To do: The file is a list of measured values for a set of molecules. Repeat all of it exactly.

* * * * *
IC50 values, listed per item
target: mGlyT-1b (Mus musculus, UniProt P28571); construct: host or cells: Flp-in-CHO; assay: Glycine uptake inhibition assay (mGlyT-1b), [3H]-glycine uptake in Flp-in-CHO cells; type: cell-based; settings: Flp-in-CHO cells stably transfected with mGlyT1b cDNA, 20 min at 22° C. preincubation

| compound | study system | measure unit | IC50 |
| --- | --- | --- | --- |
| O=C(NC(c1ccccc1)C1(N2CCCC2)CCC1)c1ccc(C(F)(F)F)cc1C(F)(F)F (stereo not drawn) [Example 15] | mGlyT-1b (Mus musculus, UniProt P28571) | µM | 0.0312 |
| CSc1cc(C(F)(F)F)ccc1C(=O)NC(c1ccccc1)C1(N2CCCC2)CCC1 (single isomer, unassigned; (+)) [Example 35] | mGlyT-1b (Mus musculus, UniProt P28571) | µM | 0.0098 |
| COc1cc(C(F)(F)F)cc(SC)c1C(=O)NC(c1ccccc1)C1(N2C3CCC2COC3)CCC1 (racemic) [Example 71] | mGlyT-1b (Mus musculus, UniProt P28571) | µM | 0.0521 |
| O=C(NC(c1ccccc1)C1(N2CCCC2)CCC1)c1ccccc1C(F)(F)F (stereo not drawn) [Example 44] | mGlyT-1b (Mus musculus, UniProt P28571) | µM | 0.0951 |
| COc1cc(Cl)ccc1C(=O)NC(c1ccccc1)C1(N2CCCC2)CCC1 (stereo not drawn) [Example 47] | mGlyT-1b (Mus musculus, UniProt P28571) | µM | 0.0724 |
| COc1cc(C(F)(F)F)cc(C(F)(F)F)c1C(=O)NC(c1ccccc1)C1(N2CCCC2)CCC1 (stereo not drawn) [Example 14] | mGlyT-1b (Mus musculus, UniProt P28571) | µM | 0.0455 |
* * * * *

IC50 values, listed per item
target: mGlyT-1b (Mus musculus, UniProt P28571); construct: host or cells: Flp-in-CHO; assay: Glycine uptake inhibition assay (mGlyT-1b), [3H]-glycine uptake in Flp-in-CHO cells; type: cell-based; settings: Flp-in-CHO cells stably transfected with mGlyT1b cDNA, 20 min at 22° C. preincubation

| compound | study system | measure unit | IC50 |
| --- | --- | --- | --- |
| O=C(NC(c1ccccc1)C1(N2CCCC2)CCC1)c1ccc(C(F)(F)F)cc1C(F)(F)F (stereo not drawn) [Example 15] | mGlyT-1b (Mus musculus, UniProt P28571) | µM | 0.0312 |
| CSc1cc(C(F)(F)F)ccc1C(=O)NC(c1ccccc1)C1(N2CCCC2)CCC1 (single isomer, unassigned; (+)) [Example 35] | mGlyT-1b (Mus musculus, UniProt P28571) | µM | 0.0098 |
| COc1cc(C(F)(F)F)cc(SC)c1C(=O)NC(c1ccccc1)C1(N2C3CCC2COC3)CCC1 (racemic) [Example 71] | mGlyT-1b (Mus musculus, UniProt P28571) | µM | 0.0521 |
| O=C(NC(c1ccccc1)C1(N2CCCC2)CCC1)c1ccccc1C(F)(F)F (stereo not drawn) [Example 44] | mGlyT-1b (Mus musculus, UniProt P28571) | µM | 0.0951 |
| COc1cc(Cl)ccc1C(=O)NC(c1ccccc1)C1(N2CCCC2)CCC1 (stereo not drawn) [Example 47] | mGlyT-1b (Mus musculus, UniProt P28571) | µM | 0.0724 |
| COc1cc(C(F)(F)F)cc(C(F)(F)F)c1C(=O)NC(c1ccccc1)C1(N2CCCC2)CCC1 (stereo not drawn) [Example 14] | mGlyT-1b (Mus musculus, UniProt P28571) | µM | 0.0455 |